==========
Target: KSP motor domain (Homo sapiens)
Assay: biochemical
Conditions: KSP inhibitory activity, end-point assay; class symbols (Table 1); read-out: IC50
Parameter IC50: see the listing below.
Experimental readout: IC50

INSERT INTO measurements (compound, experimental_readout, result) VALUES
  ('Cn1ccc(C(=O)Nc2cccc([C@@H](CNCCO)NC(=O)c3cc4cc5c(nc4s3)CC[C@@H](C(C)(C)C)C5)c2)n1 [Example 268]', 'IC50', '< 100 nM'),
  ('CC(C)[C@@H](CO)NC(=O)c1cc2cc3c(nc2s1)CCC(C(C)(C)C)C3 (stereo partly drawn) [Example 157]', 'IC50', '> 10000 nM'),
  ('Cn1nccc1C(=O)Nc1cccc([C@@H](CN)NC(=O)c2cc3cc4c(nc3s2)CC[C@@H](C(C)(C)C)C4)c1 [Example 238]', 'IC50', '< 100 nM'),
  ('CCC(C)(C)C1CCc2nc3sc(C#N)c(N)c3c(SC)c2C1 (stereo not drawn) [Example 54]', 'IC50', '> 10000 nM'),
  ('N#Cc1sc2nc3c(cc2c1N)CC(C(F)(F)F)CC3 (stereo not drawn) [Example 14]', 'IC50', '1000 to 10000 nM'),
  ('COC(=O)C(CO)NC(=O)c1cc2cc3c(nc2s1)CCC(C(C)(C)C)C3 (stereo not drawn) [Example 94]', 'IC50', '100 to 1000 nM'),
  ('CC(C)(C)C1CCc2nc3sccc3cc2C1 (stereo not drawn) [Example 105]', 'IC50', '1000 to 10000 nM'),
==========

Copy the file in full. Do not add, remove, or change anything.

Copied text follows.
Target: KSP motor domain (Homo sapiens)
Assay: biochemical
Conditions: KSP inhibitory activity, end-point assay; class symbols (Table 1); read-out: IC50
Parameter IC50: see the listing below.
Experimental readout: IC50

INSERT INTO measurements (compound, experimental_readout, result) VALUES
  ('Cn1ccc(C(=O)Nc2cccc([C@@H](CNCCO)NC(=O)c3cc4cc5c(nc4s3)CC[C@@H](C(C)(C)C)C5)c2)n1 [Example 268]', 'IC50', '< 100 nM'),
  ('CC(C)[C@@H](CO)NC(=O)c1cc2cc3c(nc2s1)CCC(C(C)(C)C)C3 (stereo partly drawn) [Example 157]', 'IC50', '> 10000 nM'),
  ('Cn1nccc1C(=O)Nc1cccc([C@@H](CN)NC(=O)c2cc3cc4c(nc3s2)CC[C@@H](C(C)(C)C)C4)c1 [Example 238]', 'IC50', '< 100 nM'),
  ('CCC(C)(C)C1CCc2nc3sc(C#N)c(N)c3c(SC)c2C1 (stereo not drawn) [Example 54]', 'IC50', '> 10000 nM'),
  ('N#Cc1sc2nc3c(cc2c1N)CC(C(F)(F)F)CC3 (stereo not drawn) [Example 14]', 'IC50', '1000 to 10000 nM'),
  ('COC(=O)C(CO)NC(=O)c1cc2cc3c(nc2s1)CCC(C(C)(C)C)C3 (stereo not drawn) [Example 94]', 'IC50', '100 to 1000 nM'),
  ('CC(C)(C)C1CCc2nc3sccc3cc2C1 (stereo not drawn) [Example 105]', 'IC50', '1000 to 10000 nM'),